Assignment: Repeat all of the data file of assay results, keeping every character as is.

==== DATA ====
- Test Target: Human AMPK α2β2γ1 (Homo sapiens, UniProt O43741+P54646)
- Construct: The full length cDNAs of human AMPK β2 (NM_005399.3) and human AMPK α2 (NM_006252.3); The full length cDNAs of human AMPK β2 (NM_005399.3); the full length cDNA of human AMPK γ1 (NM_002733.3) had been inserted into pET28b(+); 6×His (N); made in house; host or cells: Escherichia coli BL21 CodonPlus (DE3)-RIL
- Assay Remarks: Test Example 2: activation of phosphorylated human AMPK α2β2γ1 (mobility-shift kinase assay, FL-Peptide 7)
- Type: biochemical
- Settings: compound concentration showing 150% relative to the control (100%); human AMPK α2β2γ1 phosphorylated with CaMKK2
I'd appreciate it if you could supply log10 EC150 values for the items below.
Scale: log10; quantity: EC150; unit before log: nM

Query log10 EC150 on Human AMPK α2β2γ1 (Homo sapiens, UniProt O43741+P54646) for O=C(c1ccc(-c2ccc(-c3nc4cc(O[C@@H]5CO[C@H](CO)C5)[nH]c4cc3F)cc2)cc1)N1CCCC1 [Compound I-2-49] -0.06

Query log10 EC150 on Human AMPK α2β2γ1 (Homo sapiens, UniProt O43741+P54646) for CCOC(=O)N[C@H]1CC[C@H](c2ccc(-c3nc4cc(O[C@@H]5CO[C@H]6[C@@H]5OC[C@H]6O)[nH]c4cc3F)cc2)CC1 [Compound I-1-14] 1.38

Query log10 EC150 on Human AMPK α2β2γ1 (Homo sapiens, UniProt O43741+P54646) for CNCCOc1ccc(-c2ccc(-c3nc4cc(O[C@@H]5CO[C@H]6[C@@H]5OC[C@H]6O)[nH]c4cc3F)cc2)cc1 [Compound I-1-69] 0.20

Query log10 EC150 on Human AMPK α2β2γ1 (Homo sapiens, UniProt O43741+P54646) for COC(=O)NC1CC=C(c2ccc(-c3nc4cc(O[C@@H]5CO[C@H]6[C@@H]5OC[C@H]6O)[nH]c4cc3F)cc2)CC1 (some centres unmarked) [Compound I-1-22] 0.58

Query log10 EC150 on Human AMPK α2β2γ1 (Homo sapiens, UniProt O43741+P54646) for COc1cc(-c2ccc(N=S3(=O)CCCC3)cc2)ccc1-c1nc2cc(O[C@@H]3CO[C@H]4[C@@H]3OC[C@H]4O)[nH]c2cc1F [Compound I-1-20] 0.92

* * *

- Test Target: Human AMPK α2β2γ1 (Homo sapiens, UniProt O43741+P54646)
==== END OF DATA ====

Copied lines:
- Test Target: Human AMPK α2β2γ1 (Homo sapiens, UniProt O43741+P54646)
- Construct: The full length cDNAs of human AMPK β2 (NM_005399.3) and human AMPK α2 (NM_006252.3); The full length cDNAs of human AMPK β2 (NM_005399.3); the full length cDNA of human AMPK γ1 (NM_002733.3) had been inserted into pET28b(+); 6×His (N); made in house; host or cells: Escherichia coli BL21 CodonPlus (DE3)-RIL
- Assay Remarks: Test Example 2: activation of phosphorylated human AMPK α2β2γ1 (mobility-shift kinase assay, FL-Peptide 7)
- Type: biochemical
- Settings: compound concentration showing 150% relative to the control (100%); human AMPK α2β2γ1 phosphorylated with CaMKK2
I'd appreciate it if you could supply log10 EC150 values for the items below.
Scale: log10; quantity: EC150; unit before log: nM

Query log10 EC150 on Human AMPK α2β2γ1 (Homo sapiens, UniProt O43741+P54646) for O=C(c1ccc(-c2ccc(-c3nc4cc(O[C@@H]5CO[C@H](CO)C5)[nH]c4cc3F)cc2)cc1)N1CCCC1 [Compound I-2-49] -0.06

Query log10 EC150 on Human AMPK α2β2γ1 (Homo sapiens, UniProt O43741+P54646) for CCOC(=O)N[C@H]1CC[C@H](c2ccc(-c3nc4cc(O[C@@H]5CO[C@H]6[C@@H]5OC[C@H]6O)[nH]c4cc3F)cc2)CC1 [Compound I-1-14] 1.38

Query log10 EC150 on Human AMPK α2β2γ1 (Homo sapiens, UniProt O43741+P54646) for CNCCOc1ccc(-c2ccc(-c3nc4cc(O[C@@H]5CO[C@H]6[C@@H]5OC[C@H]6O)[nH]c4cc3F)cc2)cc1 [Compound I-1-69] 0.20

Query log10 EC150 on Human AMPK α2β2γ1 (Homo sapiens, UniProt O43741+P54646) for COC(=O)NC1CC=C(c2ccc(-c3nc4cc(O[C@@H]5CO[C@H]6[C@@H]5OC[C@H]6O)[nH]c4cc3F)cc2)CC1 (some centres unmarked) [Compound I-1-22] 0.58

Query log10 EC150 on Human AMPK α2β2γ1 (Homo sapiens, UniProt O43741+P54646) for COc1cc(-c2ccc(N=S3(=O)CCCC3)cc2)ccc1-c1nc2cc(O[C@@H]3CO[C@H]4[C@@H]3OC[C@H]4O)[nH]c2cc1F [Compound I-1-20] 0.92

* * *

- Test Target: Human AMPK α2β2γ1 (Homo sapiens, UniProt O43741+P54646)